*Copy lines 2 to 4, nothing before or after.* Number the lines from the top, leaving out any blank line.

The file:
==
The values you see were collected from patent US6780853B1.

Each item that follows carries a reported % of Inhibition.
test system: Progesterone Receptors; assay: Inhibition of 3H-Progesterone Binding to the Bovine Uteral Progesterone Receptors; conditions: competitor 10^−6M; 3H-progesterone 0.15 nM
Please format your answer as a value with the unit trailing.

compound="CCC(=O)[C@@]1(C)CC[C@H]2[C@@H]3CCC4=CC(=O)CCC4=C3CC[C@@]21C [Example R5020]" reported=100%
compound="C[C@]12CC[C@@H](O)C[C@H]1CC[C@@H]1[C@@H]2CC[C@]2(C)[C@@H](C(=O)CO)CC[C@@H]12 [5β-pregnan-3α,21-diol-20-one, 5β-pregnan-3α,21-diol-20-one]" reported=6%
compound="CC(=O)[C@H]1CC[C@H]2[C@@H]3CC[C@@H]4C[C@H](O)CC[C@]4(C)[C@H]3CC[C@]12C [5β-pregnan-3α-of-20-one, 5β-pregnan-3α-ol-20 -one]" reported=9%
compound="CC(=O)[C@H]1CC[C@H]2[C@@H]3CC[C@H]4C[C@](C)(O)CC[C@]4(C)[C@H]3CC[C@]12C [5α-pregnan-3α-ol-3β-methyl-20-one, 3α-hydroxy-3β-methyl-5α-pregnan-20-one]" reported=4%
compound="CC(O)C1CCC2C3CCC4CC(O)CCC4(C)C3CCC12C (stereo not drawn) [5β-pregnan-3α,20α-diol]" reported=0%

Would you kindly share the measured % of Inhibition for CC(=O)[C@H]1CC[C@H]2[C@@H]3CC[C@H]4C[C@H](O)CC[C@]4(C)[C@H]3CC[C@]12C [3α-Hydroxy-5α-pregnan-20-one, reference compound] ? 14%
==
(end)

Each item that follows carries a reported % of Inhibition.
test system: Progesterone Receptors; assay: Inhibition of 3H-Progesterone Binding to the Bovine Uteral Progesterone Receptors; conditions: competitor 10^−6M; 3H-progesterone 0.15 nM
Please format your answer as a value with the unit trailing.